Wednesday, December 14, 2022

Arabic football commentary is something else, and at this World Cup, the Doha-based beIN Sports Arabic coverage hasn’t disappointed. The Tunisian commentator Issam Chaouali is massively eloquent, poetic, over-the-top, with sundry literary and historical references. He has been on top form in covering what he dubs the World Cup of African and Asian teams. One moment he is referencing Charlemagne and the Muslim conquerors of Spain, the next quoting Shakespeare—well, sort of: “Ya kun? Na’am, ya kun!” (To be?—yea, to be!) Next he is praising Lionel Messi as “a maniac and a ghoul,” and then he is off to singing the Italian anti-Fascist song “Bella Ciao.” He also screams for players and for the world to pay attention to obvious geopolitical change. When Cameroon scored against Brazil, he shouted “Ya Braziwww, ya Braziww!”—he puts on accents. Then he says, “Mama Africa is rising.”  When Germany, Spain and Brazil were eliminated, he remarked, “The moons may disappear, but there is no shortage of stars.” The Moroccan team has drawn high praise of course: its rise, a sign of “Arab ambition” and “Arab pride” and its triumphs, proof that “impossible is not in the Arabic dictionary.” The Arabic commentary around the Atlas Lions is intoxicating. Against the backdrop of a crumbling Middle Eastern state system, civil wars and a ferocious ongoing counter-revolutionary campaign; for ninety minutes or longer, the possibility of a shared identity and language and community soars and spreads, stirring viewers across the Arabic-speaking world.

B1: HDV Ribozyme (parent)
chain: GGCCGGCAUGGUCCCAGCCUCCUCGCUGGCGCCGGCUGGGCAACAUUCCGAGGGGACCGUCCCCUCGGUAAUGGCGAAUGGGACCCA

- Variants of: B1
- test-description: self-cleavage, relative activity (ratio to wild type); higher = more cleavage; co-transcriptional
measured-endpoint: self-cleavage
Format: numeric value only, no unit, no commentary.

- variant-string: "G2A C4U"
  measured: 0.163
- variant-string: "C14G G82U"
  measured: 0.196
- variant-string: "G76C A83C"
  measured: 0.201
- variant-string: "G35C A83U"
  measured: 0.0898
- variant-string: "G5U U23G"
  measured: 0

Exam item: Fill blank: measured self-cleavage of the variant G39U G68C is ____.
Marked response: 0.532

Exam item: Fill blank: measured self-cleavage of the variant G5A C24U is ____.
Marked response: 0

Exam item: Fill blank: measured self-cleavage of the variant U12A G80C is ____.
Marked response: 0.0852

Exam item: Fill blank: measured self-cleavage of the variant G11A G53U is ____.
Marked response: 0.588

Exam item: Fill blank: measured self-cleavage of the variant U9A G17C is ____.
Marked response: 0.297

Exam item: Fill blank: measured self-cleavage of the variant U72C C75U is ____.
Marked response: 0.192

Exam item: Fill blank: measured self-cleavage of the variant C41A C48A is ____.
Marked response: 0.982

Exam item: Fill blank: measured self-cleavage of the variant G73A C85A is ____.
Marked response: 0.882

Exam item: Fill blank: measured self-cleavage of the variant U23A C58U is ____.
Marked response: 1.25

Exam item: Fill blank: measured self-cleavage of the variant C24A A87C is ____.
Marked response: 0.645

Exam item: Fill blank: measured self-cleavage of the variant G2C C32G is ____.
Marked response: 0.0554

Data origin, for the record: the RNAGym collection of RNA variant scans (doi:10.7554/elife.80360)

Until the final whistle …

As soon as the post-match interviews begin, cracks appear in the mirror. At the press conferences, many of the Moroccan players and Regragui don’t understand questions posed by Arabic-speaking journalists and require translators. Arabic subtitles are quickly added on screen in an effort to communicate what the Moroccans are saying when they speak darija. One viral clip shows striker Hakim Ziyech patiently listening to a long question posed in Arabic and then responding, “English please.” Ziyech, like Amrabet, grew up speaking Tarifit, a Berber language from northern Morocco. Defender Abdelhamid Sabiri speaks Tashelhit, a southern Berber language, in addition to German, English and darija. The communication challenges add to one of the more fascinating dimensions of this World Cup: seeing Western wariness of Arabic and Arab culture overlap with Middle Eastern ambivalence about Moroccan Arabic and Moroccan identity.

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